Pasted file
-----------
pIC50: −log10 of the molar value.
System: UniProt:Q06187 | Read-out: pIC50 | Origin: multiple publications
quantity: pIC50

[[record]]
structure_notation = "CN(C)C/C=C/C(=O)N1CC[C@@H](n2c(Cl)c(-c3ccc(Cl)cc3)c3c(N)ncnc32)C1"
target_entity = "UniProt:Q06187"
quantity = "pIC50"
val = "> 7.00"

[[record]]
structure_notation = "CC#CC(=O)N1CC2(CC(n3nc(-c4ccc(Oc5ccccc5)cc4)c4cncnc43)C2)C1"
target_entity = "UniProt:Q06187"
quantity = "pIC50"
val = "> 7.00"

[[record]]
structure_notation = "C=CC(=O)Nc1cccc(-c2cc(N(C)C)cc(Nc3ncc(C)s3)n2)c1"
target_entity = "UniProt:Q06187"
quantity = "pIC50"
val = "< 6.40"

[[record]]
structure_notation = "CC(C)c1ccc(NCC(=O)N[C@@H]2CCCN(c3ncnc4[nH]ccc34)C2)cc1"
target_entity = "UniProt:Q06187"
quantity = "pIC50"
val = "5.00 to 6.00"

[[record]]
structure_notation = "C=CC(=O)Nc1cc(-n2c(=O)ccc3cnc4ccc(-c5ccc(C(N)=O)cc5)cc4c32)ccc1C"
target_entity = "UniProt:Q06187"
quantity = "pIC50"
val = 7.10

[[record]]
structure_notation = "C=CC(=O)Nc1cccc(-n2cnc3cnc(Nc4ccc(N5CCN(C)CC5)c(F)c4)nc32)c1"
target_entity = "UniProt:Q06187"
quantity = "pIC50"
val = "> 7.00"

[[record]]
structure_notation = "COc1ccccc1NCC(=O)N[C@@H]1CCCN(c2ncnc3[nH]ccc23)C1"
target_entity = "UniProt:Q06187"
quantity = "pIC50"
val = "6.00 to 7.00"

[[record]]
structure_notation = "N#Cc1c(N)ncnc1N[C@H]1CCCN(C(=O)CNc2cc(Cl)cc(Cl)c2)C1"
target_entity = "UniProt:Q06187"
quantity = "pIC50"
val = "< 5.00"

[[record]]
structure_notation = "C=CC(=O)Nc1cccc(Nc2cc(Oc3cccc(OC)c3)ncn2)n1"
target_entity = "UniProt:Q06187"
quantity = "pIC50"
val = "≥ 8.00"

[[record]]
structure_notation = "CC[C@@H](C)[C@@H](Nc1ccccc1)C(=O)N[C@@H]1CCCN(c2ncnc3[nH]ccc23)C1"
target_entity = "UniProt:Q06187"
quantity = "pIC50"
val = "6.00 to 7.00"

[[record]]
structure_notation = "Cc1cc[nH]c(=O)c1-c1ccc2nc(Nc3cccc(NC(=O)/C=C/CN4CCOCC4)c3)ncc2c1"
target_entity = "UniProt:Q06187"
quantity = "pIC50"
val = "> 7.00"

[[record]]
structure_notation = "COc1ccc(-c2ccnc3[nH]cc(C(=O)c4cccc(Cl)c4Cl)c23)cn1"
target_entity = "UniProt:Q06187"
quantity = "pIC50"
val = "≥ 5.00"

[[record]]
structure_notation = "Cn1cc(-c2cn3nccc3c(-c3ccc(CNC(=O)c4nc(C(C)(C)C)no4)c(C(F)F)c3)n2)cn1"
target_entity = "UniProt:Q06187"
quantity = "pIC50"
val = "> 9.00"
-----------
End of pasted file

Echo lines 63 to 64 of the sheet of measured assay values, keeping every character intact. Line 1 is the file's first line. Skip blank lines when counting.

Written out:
val = "≥ 5.00"

[[record]]